THE NEW YORK STATE BLACK, PUERTO RICAN, HISPANIC, AND ASIAN LEGISLATIVE CAUCUS
PRESS CONTACT: Nantasha Williams
Office: (518) 455-5327
For Immediate Release: May 22 2013
Civil Rights: Post Obama Conversation
The Black, Puerto Rican, Hispanic, and Asian Legislative Caucus Host a Forum on Civil Rights
ALBANY, — With the first Black president- President Barack H. Obama- in the beginning of his second term, the New York State Black, Puerto Rican, Hispanic, and Asian Legislative Caucus presented a thought-provoking conversation about the past successes and future struggles of the civil rights movement on Wednesday, May 22.
The panelists included Jennifer Jones Austin, CEO & Executive Director of Federation of Protestant Welfare Agencies; Dr. Alice Green, Executive Director of The Center for Law and Justice; Assemblyman Felix W. Ortiz, Chairman of the Puerto Rican/Hispanic Taskforce; Lucia Gomez-Jimenez, Executive Director of La Fuente, and Alphonso David, who serves as Deputy Secretary and Counsel of Civil Rights for Governor Andrew Cuomo. The discussion was moderated by Dr. John Flateau, Co-founder of the DuBois Bunche Center for Public Policy at Medgar Evers College (CUNY). The audience of invited community leaders, students, elected officials, advocates, and the general public participated in a dialogue that will assist the Caucus in a plan of action for the future.
“Obviously the fact that America has elected a President who is a person of color indicates that we have made great strides as a society. Yet we have a long ways to go before we can claim that our civil rights efforts are completely victorious. There are great disparities particular in education and health care that have to be addressed” said Assemblyman Karim Camara, Chairman of the Black, Puerto Rican, Hispanic, and Asian Legislative Caucus. “The time has come for us to come together and initiate a strategy for change among the poorest of our New Yorkers. Minorities still face a severe disadvantage in this country and we must continue the fight to give everyone a chance at the American Dream.”
“Civil rights are of paramount importance to all people, and what unites everyone in the United States. Included in these rights is to promote and ensure that all people, regardless of age, race or ethnicity have equal access and opportunity to participate in health care and human service programs without discrimination.” -Assemblyman Felix W. Ortiz, Chairman of the New York State Puerto Rican/Hispanic Task Force
“Its an important moment in history when immigration reform, is the civil rights issue for our generation is being discussed to reflect on how far we have come and commit to re-energizing the movement with inclusion” said Lucia Gomez-Jimenez, Executive Director of La Fuente. “We must return to the basics of empowering and engaging communities towards making the changes that we so desperately need”.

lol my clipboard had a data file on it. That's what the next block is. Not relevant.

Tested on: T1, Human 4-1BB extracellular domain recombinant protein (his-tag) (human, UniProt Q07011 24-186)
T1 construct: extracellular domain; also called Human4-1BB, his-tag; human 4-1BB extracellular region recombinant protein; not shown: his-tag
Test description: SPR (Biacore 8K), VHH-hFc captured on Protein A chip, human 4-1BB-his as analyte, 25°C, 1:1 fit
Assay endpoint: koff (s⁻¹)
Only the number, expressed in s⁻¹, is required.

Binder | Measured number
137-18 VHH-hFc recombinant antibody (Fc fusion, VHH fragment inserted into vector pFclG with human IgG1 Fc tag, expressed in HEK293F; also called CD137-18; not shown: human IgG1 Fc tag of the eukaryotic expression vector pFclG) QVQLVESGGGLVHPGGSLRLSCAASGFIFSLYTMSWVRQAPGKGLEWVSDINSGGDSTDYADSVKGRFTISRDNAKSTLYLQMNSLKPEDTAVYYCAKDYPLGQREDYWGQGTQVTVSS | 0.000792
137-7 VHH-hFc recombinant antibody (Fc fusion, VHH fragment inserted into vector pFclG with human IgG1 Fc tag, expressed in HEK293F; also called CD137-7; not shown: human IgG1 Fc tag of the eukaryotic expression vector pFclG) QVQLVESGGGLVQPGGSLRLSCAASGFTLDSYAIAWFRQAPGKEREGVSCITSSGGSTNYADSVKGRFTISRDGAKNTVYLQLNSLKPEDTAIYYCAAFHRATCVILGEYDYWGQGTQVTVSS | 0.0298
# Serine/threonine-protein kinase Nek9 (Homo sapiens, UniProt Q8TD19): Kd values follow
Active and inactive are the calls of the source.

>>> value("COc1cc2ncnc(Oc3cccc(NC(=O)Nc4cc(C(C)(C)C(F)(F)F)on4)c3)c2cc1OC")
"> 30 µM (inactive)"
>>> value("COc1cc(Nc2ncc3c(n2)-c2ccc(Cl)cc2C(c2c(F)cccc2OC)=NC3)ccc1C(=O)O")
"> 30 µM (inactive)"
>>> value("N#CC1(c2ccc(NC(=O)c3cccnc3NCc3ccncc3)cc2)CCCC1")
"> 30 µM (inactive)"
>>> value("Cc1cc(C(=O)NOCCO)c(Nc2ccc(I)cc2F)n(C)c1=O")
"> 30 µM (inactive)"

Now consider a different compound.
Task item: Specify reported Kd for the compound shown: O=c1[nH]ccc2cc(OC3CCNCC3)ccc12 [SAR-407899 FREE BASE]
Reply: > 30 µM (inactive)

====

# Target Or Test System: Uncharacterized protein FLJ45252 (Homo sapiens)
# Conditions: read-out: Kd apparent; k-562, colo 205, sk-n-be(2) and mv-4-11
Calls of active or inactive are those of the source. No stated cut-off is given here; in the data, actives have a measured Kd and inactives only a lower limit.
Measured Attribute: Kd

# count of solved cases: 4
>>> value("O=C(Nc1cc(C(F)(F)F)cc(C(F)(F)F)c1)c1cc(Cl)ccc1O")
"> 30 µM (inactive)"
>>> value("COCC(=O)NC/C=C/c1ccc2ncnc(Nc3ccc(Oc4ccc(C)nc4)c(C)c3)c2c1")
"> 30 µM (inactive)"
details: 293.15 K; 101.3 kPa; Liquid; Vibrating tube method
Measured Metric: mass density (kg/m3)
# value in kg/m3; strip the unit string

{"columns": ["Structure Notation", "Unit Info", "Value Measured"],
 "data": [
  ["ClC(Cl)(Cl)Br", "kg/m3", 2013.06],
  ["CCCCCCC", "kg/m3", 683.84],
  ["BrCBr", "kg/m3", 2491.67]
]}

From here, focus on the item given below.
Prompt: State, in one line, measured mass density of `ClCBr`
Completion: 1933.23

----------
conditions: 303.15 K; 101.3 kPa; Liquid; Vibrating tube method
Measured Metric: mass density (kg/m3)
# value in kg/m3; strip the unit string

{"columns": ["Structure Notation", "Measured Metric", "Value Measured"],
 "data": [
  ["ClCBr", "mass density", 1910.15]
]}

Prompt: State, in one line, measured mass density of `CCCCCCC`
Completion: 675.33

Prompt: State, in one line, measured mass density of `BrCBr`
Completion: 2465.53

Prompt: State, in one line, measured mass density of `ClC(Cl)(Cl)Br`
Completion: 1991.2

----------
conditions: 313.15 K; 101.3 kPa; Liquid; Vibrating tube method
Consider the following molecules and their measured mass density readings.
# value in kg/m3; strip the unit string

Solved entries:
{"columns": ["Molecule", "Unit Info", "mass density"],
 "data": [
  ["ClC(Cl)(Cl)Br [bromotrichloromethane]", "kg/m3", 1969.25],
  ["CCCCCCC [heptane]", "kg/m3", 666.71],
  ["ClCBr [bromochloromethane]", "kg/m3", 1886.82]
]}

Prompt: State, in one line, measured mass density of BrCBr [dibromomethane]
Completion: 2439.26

“The civil rights movement was and is about more than human rights. It is about true economic equity that ensures equal opportunity and access to healthcare, education, and income leading to the achievement of the American Dream for all.” – Jennifer Jones Austin, CEO of Federation of Protestant Welfare Agencies
“On behalf of Governor Cuomo we thank the Caucus for hosting this forum on such a critical issue” said Alphonso David, Deputy Secretary of Civil Rights for Governor Andrew Cuomo. ” Civil Rights are essential to the State of New York and we are committed to ensuring all New Yorkers have equal protection under the law”.
“It was a pleasure moderating such a dynamic panel that fostered much needed conversation on the current issues of civil rights faced by minorities in New York State, civil rights is still an inherent problem for communities of color and we must continue to spark such conversations and create solutions to rectify these issues” – Dr. John Flateau, Co-founder of the DuBois Bunche Center for Public Policy at Medgar Evers College (CUNY)
“We believe that minority and low-income New Yorkers are at a critical junction today,” said Nicole Jordan, Executive Director of the Black, Puerto Rican, Hispanic, and Asian Legislative Caucus. “In order for Black and Latino communities to reach their full potential, we need to create comprehensive and inclusive legislation that brings us together. This forum allows us to bring together the brightest minds equipped with the knowledge and passion to build on our successes, but also to learn from our struggles.
This event was said to be the first in a series to address core civil rights issues and policies impacting communities of color. The next event will be held in the Fall of 2013 in New York City and is said to focus completely on education, with forums addressing immigration, health, economics, gun control and the justice system to follow. The Caucus also continues to tackle minority issues impacting minority communities through its annual “People’s Budget”, an analysis of the Governor’s Executive Budget and its effects on poor, low-income, and middle class New Yorkers and communities of color.